The output/outcome question is not an either/or choice. Output measurement is the building block for everything that follows. Moreover, it yields information far superior to input-based judgments. We ought to move aggressively through better strategic planning to output measures.
GPRA builds an important foundation for better policy making by making managers identify and measure outputs.
6. Performance Measurement Can Improve the Authorization Process
Members of Congress face tough questions in authorizing programs: What is the best way to attack a problem? How much money should we spend on trying to do so? What works? Given impossibly competing demands, where should we spend extra money—and which programs should be cut? There are no easy answers to what inevitably requires tough political judgments. But performance measurement can provide some clues.
First, performance measurement generates real information beyond the usual round of claims made by program advocates. What does an agency do and how well does it do it? The experiences of other nations, as well as of state and local governments who have experimented with this system, is that performance measurement greatly informs political judgments. Hard data, moreover, can help counter strong political pressure.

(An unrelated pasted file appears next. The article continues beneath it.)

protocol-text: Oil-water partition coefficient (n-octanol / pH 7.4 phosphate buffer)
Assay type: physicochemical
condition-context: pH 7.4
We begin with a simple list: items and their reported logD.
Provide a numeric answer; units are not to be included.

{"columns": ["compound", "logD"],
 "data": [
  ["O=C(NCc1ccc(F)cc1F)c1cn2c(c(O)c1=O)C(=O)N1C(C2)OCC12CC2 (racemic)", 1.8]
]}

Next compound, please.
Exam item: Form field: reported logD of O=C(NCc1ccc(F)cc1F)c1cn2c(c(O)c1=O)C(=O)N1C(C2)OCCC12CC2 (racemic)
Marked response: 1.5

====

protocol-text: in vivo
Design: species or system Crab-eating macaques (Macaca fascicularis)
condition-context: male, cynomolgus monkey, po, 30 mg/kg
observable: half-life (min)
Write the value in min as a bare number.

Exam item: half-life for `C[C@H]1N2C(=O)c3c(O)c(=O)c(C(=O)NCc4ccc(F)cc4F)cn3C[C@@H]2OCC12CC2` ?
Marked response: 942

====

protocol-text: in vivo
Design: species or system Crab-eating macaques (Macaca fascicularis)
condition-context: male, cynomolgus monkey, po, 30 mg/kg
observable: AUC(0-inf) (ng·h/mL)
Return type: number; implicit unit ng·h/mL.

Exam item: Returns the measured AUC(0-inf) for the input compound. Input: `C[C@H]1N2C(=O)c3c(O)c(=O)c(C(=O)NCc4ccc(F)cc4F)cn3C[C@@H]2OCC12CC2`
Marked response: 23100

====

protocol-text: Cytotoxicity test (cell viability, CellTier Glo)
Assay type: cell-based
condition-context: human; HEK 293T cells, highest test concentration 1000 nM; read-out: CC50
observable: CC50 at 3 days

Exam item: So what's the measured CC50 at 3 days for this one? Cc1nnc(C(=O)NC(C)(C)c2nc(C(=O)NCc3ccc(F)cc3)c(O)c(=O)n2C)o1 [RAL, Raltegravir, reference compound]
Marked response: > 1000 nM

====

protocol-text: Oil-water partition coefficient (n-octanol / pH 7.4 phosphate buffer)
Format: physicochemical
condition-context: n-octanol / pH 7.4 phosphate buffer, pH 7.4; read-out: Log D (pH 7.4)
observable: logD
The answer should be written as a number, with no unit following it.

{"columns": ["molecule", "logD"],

Second, performance measurement provides a way to allocate scarce tax money. Economists talk about the marginal productivity of an extra dollar: Where can we invest the next dollar so that it produces the greatest impact? Performance measurement can identify which programs work best so that members of Congress can tell where money will be best spent.